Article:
There are only so many possible excuses to race a flying vehicle through a futuristic trench. Unless you have access to the Star Wars licence, that is. Bethesda chose to apply this motif as a rather far-fetched representation of breaking into computer networks. Though then, there is a certain history of weird-ass, inappropriate gameplay choices for this theme. What it boils down to inis, in any case, Gibson'esque fluff about evil, rival megacorps ruling a bleak world between the actual missions which is finally of no relevance.
What the game actually consists of in gameplay terms could be classified as an ancestor of, minus all the things which made that game such a hit. You know, the marketing machine, the zeitgeist soundtrack, the exact, reactive controls, the interesting courses and so on…
The task here is always to traverse an interchangeable course, racing purely against the clock. Obstacles of different kinds and shapes are all around, some quite imaginative. The ship automatically accelerates, even more so when staying close to the ground. This, on the other hand, heats up the engine to the point where it does damage to the ship. So do collisions, though generally, it is built quite sturdily.
It all leaves a good impression for the first couple of races. Finding the good places to go up where there is less danger of being shot down by defensive installations, developing strategies to pass through the common obstacles is motivating at the beginning.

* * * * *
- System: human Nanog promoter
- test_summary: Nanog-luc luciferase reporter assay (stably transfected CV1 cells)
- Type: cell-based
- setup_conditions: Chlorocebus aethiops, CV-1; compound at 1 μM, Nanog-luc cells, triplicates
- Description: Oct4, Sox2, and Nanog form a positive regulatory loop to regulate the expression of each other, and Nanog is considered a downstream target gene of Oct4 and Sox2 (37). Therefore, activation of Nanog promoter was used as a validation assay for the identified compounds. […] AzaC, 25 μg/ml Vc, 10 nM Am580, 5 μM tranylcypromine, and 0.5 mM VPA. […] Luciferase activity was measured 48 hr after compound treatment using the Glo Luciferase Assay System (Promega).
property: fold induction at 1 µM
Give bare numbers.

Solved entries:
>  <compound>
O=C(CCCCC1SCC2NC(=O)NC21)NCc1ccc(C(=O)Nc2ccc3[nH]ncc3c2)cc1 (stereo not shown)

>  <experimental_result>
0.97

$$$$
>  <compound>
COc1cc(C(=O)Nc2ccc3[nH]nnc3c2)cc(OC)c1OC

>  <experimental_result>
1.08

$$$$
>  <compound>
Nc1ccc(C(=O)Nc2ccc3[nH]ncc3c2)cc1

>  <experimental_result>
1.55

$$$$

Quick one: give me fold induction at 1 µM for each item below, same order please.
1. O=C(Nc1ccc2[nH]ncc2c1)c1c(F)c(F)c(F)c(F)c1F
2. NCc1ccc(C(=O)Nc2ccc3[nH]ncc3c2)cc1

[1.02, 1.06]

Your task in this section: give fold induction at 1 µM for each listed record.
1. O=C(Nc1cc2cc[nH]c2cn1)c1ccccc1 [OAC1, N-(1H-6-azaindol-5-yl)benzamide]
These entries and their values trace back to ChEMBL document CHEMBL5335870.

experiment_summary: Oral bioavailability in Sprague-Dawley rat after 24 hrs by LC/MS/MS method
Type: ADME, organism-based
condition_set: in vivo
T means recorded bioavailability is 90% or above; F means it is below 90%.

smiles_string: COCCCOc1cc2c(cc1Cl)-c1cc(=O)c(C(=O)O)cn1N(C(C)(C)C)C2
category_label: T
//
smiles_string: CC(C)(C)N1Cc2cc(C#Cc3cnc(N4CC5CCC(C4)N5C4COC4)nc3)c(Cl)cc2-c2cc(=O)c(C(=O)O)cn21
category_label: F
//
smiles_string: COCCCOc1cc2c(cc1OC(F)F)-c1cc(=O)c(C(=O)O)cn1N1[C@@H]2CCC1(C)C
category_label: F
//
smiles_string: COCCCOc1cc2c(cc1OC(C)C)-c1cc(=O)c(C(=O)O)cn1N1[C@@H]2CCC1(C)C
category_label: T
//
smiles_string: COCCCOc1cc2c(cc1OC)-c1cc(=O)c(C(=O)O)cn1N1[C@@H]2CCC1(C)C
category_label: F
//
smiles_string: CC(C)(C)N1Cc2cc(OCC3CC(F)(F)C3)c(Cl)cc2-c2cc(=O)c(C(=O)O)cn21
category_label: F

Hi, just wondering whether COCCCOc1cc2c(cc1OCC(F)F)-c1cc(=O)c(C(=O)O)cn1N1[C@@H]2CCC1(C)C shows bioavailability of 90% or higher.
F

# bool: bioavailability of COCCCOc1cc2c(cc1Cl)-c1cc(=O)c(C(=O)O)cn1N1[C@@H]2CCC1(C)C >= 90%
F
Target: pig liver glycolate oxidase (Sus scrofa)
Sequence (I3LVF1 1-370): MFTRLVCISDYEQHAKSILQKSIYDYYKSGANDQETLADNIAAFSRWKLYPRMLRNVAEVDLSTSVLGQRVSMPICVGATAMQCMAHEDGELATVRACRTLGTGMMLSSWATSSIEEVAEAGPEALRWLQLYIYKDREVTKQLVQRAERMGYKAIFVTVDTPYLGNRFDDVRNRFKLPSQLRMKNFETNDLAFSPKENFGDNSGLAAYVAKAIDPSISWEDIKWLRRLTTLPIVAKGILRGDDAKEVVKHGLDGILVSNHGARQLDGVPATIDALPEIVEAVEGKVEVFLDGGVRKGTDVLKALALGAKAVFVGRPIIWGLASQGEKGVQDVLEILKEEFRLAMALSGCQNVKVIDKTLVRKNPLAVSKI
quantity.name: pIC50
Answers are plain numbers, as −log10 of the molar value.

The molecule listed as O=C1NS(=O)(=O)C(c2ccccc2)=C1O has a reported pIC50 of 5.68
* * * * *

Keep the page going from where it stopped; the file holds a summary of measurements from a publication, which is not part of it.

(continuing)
That is, until you realize there is no variety to it, ever. The same building blocks make each and every course. Only the colour palette changes per level. The small pseudo objectives, such as to shoot down particular, trivial targets on the path, do nothing.
On top of that, the 3D engine performance is scaling strangely. On machines where the game is running very smoothly, roughly starting with a 486DX2/66, things are much too fast. Reacting to approaching obstacles or trying to catch those power-ups turns impossible at times, translating directly into player frustration. Below, it's more playable, but somewhat jerky.
Putting things into perspective, back in 1994, we should have been grateful thatwasn't a rail shooter. That genre was still in full swing at the time, and admittedly, the best of those are probably more entertaining than this. Nevertheless, it was high time to put that restrictive concept to rest. for sure is not a hugely successful game in any regard, but for sure, it was a relevant step to move on. In this way, it is historically interesting. On the other hand, it is not worth playing beyond a quick look.